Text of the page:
To make something happen sometimes needs a spark of imagination and a belief that anything is possible.
In June 2014, I was in Israel at a Jewish media conference. The foreign ministry, which had devised the programme, offered “away days” for delegates: time in the West Bank on a settlement, visiting an industrial zone in the north, that sort of thing.
As a former Jerusalem correspondent, I found the options dull and was debating what would be the least worst choice. But then we were summoned to hear an address from Prime Minister Benjamin Netanyahu, and among the well-worn clichés, something suddenly leapt out.
Netanyahu spoke about Israel’s historic role as “a light unto the nations” and, as an example, referred to a field hospital on the northern border that was treating… Syrians.
I begged to go to see this in action, but the foreign ministry insisted the prime minister had spoken out of turn, and refused to allow journalists to take the story further. Astonishingly, from 2014 to late last year, Israel, famously leaky, managed to keep a lid on the story, citing security considerations.
But it was becoming clear Israel, ever subject to a bad press, was sitting on something remarkable. Little by little, what the medics of the northern hospitals and the Israeli army were doing, and the numbers of Syrians, fighters and civilians, being treated, became an irresistible story.
One day over lunch I mentioned it to award-winning film-maker David Cohen and a lightbulb moment happened. This, he said, could make a terrific film.
This is how Cohen, cameraman Asi Avias and I ended up in a pitch-dark clearing somewhere on the Golan Heights, waiting for random wounded Syrians to come over the border and be taken for treatment to hospitals in Safed or Nahariya. It was a waiting game, but, as our army escort told us, there was no guarantee when or whether people might arrive.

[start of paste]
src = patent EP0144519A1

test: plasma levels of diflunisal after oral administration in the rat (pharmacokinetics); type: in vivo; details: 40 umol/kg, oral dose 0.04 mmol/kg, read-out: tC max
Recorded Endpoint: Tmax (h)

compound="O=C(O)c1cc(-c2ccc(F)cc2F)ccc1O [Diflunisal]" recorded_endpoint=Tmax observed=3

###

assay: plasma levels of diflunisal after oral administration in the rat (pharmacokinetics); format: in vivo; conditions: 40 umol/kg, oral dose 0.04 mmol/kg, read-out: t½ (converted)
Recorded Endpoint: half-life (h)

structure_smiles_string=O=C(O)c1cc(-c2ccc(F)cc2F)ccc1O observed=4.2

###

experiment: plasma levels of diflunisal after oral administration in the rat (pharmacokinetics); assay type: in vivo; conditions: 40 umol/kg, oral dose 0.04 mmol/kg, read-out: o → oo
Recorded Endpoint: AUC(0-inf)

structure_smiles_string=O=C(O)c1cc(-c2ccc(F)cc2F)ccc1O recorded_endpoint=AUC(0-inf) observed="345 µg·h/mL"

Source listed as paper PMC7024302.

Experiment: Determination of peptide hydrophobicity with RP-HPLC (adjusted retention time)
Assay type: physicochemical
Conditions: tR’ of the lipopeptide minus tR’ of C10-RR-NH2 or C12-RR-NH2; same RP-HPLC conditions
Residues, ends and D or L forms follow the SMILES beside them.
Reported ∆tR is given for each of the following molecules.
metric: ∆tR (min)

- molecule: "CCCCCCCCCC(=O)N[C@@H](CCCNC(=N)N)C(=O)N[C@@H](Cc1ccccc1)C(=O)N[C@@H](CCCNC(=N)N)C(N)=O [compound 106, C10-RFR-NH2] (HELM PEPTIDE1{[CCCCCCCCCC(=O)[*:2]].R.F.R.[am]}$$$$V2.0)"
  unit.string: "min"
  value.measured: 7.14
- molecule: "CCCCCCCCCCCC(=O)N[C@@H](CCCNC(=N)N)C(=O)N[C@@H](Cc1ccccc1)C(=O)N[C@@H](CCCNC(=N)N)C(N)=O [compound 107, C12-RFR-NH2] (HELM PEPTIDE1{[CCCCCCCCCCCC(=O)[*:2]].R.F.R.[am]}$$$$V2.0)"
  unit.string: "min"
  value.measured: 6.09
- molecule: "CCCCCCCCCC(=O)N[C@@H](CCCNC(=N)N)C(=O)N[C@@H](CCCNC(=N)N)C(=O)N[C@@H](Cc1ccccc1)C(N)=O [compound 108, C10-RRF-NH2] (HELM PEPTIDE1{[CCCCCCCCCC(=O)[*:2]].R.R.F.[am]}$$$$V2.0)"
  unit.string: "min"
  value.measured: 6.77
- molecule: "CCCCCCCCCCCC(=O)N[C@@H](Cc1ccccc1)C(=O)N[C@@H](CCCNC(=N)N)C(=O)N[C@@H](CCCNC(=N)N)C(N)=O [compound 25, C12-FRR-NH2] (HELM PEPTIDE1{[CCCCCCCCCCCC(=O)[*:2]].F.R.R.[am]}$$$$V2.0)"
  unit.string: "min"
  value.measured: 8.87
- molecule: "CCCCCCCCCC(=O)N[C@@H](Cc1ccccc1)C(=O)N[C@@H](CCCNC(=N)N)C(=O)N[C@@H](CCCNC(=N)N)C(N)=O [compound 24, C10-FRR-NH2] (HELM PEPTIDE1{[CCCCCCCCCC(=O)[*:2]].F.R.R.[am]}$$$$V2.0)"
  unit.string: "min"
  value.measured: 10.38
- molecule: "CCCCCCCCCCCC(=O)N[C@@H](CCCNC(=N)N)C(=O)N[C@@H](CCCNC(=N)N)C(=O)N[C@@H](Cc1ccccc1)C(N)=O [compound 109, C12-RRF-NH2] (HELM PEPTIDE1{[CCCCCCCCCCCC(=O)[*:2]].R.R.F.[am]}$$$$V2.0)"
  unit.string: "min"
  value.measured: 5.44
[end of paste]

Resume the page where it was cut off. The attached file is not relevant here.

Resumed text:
To be here, we had to overcome many difficulties, including the fact that much as we might beg, we were not going to get some of the big names we wanted to interview.
We also misunderstood how much bureaucracy was involved, but eventually the wrinkles were ironed out.
We had a politician lined up – former Defence Minister Moshe Ya’alon, under whose aegis the help to Syrians had begun.
We had the hospitals and the medics good enough to spare time to talk to us, the ground-breaking surgeons, the nurses, the social workers, the musicians who played in the hospital corridors to cheer people up, the “dream doctors” — clowns to you and me, who helped to win the children’s trust — and, yes, some Syrian patients.
What we didn’t have was anyone saying treating the Syrians was a bad idea. Every person we spoke to, close to or far from the project, took pride in what Israel was doing.
On the last possible night of our filming schedule, magically, it all came together. Nothing looked promising in the dark clearing where we were told to meet the IDF teams when, suddenly, one of the soldiers got a call and the signal went out to the two ambulances to head to the border. In short order, they were back with their wounded.
Drivers assumed their places. Paramedics, men and women, performed triage on the Syrians inside the ambulances. One Syrian wearily held up a hand, flashing a V for victory sign. It was about the only bit of him that hadn’t been shot at.
In under 20 minutes, the whole caravan disappeared as the ambulance trucks made their way to the most appropriate hospital to treat the injuries recorded. It was an astonishing operation, skilled and organised down to the last inch.
It’s not often you witness a modern-day miracle, but that’s how it seemed to me as we drove away. With help from the Israel-British Alliance, we have made — in my opinion — a really great film. It’s called Love Your Enemies.
Sometimes all it takes is a spark of imagination and an ambition, realised by Cohen, to tell an incredible story.
- The DVD will be available priced £7.99 including p&p from Psychology News at firstname.lastname@example.org.
- Love Your Enemies was screened in Westminster in November under the aegis of the Israel-British Alliance and the Labour and Conservative Friends of Israel